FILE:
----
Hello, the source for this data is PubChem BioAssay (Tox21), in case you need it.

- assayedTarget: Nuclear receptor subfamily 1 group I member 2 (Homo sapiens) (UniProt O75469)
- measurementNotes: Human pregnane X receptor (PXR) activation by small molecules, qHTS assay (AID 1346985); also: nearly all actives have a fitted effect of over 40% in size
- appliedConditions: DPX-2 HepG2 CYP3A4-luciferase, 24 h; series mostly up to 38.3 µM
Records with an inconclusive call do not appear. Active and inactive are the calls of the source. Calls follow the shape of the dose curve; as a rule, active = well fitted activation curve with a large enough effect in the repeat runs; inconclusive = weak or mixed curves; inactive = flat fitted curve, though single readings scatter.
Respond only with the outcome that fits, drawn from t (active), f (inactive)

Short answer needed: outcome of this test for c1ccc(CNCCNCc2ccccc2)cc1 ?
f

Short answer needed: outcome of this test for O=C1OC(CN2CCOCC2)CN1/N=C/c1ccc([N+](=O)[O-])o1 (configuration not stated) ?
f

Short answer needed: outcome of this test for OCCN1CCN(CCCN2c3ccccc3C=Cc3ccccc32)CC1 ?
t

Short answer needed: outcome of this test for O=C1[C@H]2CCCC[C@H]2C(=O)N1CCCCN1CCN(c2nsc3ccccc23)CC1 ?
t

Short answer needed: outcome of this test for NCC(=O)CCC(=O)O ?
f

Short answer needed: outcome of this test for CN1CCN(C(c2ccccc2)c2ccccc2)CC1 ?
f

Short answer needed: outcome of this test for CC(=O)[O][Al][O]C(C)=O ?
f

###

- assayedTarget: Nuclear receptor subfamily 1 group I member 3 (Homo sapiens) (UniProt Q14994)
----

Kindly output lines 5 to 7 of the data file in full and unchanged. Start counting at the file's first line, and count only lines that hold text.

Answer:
Records with an inconclusive call do not appear. Active and inactive are the calls of the source. Calls follow the shape of the dose curve; as a rule, active = well fitted activation curve with a large enough effect in the repeat runs; inconclusive = weak or mixed curves; inactive = flat fitted curve, though single readings scatter.
Respond only with the outcome that fits, drawn from t (active), f (inactive)

Short answer needed: outcome of this test for c1ccc(CNCCNCc2ccccc2)cc1 ?